Armenian separatists in the breakaway region of Nagorno-Karabakh have agreed to disarm, bringing about a ceasefire following a 24-hour offensive by Azerbaijani forces that human rights activists were concerned could have genocidal implications.
Ethnic Armenians in Nagorno-Karabakh agreed to a ceasefire brokered by Russian peacekeepers on Wednesday after Azerbaijan forces seized several strategic points in the territory that Armenians call the Republic of Artsakh, Reuters reports. The ceasefire went into effect at 1 p.m. local time on Wednesday.
The region is recognized internationally as part of Muslim-majority Azerbaijan even though it has a majority Armenian population. It's been controlled by ethnic Armenians as the unrecognized Republic of Artsakh, a de facto independent state not recognized by the United Nations.
Under the terms of the agreement, separatist forces must completely disband and disarm. Meanwhile, Armenian troops must pull out of the region, although Armenia insists it doesn't have forces in the territory.
In a statement, the Republic of Artsakh said it agreed to the ceasefire after its forces suffered casualties.
"Unfortunately, the Artsakh side also suffered losses and injuries, and in some areas the enemy managed to penetrate the combat positions of the defense army, capture a number of heights and strategic road junctions," the statement reads.
"In the current situation, the actions of the international community to end the war and resolve the situation are inadequate. Considering all this, the authorities of the Republic of Artsakh accept the proposal of the command of the Russian peacekeeping contingent to cease fire."
Reports have conflicted on how many casualties resulted from the offensive. Armenian officials reported at least 32 people killed and 200 injured, including seven civilians. Meanwhile, a separatist official claimed on social media that over 200 were killed, including 10 civilians and five children, and 400 wounded.
Azerbaijan's army claimed to have captured over 90 positions from the Armenian separatists.
Before the ceasefire, a Switzerland-based Christian human rights organization issued a genocide alert for 120,000 Armenian Christians in Nagorno-Karabakh following the full-scale military attack.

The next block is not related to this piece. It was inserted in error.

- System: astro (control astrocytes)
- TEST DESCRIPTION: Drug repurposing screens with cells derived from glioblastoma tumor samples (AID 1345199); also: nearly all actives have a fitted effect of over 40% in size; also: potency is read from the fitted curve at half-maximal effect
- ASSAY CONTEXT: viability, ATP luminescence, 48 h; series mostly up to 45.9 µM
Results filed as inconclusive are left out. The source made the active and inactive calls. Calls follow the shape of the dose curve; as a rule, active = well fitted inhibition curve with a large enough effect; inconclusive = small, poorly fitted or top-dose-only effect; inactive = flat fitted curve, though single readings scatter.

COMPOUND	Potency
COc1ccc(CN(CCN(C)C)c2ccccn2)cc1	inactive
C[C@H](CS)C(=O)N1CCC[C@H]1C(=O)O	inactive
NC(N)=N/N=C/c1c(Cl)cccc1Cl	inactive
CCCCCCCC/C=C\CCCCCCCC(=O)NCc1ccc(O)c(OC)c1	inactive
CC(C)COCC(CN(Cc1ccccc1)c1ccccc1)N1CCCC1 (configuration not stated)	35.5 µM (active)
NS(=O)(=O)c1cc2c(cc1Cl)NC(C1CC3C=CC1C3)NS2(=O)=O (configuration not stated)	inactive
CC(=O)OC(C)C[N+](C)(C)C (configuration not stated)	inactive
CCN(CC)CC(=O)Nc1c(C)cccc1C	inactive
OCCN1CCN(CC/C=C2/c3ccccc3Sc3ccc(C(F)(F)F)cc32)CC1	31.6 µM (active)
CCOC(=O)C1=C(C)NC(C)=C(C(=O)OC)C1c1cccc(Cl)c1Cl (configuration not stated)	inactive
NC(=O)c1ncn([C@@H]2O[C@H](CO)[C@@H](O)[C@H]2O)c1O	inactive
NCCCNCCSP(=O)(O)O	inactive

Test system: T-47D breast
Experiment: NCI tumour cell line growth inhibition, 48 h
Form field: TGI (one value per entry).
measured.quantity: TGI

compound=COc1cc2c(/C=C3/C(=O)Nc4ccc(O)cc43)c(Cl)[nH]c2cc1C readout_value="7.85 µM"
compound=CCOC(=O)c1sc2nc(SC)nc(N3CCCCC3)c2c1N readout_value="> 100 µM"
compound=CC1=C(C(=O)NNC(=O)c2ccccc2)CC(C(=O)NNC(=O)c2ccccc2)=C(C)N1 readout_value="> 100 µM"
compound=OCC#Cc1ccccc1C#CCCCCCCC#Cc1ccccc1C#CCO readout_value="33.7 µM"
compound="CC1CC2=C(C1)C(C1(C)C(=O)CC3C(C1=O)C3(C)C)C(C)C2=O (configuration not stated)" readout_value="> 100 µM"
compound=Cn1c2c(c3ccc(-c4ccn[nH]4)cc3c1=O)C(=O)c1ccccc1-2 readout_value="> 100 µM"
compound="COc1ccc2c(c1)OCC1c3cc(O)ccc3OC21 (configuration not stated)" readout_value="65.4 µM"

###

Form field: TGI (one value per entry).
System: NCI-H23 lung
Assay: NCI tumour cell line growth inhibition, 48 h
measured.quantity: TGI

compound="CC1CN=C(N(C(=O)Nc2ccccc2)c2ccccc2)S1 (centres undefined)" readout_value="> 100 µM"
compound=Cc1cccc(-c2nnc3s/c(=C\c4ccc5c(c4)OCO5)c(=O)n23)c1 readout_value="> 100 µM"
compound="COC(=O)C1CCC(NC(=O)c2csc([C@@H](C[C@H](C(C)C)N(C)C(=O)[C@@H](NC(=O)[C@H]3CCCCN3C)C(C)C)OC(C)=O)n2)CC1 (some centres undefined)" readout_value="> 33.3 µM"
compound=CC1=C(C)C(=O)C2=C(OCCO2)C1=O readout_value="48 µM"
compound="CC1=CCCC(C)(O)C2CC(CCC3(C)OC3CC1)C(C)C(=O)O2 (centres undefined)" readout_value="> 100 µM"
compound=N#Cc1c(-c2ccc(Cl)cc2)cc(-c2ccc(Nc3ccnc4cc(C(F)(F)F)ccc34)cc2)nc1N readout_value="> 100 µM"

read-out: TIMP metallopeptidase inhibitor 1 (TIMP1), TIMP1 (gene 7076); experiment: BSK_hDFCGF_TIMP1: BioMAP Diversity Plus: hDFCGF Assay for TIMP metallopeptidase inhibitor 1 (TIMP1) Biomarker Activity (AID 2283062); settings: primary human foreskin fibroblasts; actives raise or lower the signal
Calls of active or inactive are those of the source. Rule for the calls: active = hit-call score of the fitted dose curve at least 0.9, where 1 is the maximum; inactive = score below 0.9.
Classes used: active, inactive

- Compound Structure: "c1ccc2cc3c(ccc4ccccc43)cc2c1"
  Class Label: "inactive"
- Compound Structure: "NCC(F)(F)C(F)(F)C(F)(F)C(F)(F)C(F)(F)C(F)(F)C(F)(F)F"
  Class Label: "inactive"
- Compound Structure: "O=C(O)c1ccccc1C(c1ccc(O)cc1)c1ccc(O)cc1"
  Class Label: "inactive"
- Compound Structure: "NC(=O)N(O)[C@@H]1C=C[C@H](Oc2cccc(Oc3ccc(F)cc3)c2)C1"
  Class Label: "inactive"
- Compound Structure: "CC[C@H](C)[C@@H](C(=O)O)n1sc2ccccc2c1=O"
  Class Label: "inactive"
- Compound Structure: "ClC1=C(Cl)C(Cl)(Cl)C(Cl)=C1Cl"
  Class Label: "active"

On Tuesday, Christian Solidarity International President John Eibner warned of imminent genocide if Azerbaijan's allies and commercial partners do not take immediate action, including the United States, the United Kingdom, Russia, the European Union, Israel and Switzerland.
"Genocide is imminent," Eibner said in a statement to The Christian Post.
The Minister of Health for the Republic of Artsakh, Vardan Tadevosyan, told CSI that the capital city of Stepanakert was under continuous artillery bombardment.
Azerbaijan's Defense Ministry claimed the military operation was to "neutralize [the] military infrastructure" of the Armenians and "restore the constitutional order of the Republic of Azerbaijan."
Elchin Amirbayov, a senior spokesman for Azerbaijan's president, had earlier predicted that "a genocide may happen" if Nagorno Karabakh's elected leaders do not submit.
CSI observed Azerbaijan's blockade of the Lachin Corridor, the sole road connecting Nagorno Karabakh to the outside world, during their visit to Armenia last week. The blockade began last winter.
"For nine months, the major powers have done nothing to end this siege, or avert this very predictable outcome," CSI's Joel Veldkamp said.
CSI and nine other human rights groups issued a genocide warning for the Armenian Christians of Nagorno Karabakh on Dec. 19, 2022.
"Despite this early and clear warning, the world failed to respond," Veldkamp believes.
The U.S. State Department's Acting Assistant Secretary for European Affairs, Yuri Kim, had stated that the U.S. would not tolerate any actions against the Armenian population of Nagorno-Karabakh.
"The U.S. will not countenance any action or effort — short-term or long-term — to ethnically cleanse or commit other atrocities against the Armenian population of Nagorno-Karabakh," Kim said in a Senate Foreign Relations Committee hearing last Thursday.
The Nagorno-Karabakh conflict is a long-standing dispute between Armenia and Azerbaijan over the Nagorno-Karabakh region.
Azerbaijan regained control of territories surrounding Nagorno-Karabakh after a six-week war with Armenia in 2020. A Russia-brokered armistice left the region connected to Armenia only by the Lachin Corridor, where Russian peacekeepers were supposed to ensure free movement.
Last December, alleged demonstrators from Azerbaijan blocked the Lachin Corridor, and Baku later established a military checkpoint there, a move criticized by the U.S. State Department and other international actors.
Luis Moreno Ocampo, an Argentine lawyer who served as the prosecutor of the International Criminal Court from 2003 to 2012, told members of U.S. Congress this month that the blockade impedes access to food and other essentials, contending that the intent of the Azerbaijan leadership to starve the Armenians is a genocidal action.
"There are many different forms of genocide. One form requires zero victim," he said. "Genocide, under Article 2-C, requires just to create the conditions to destroy the people. The crime is to create the conditions, and blocking the Lachin Corridor with the life system for the Nagorno-Karabakh people is exacting the conditions."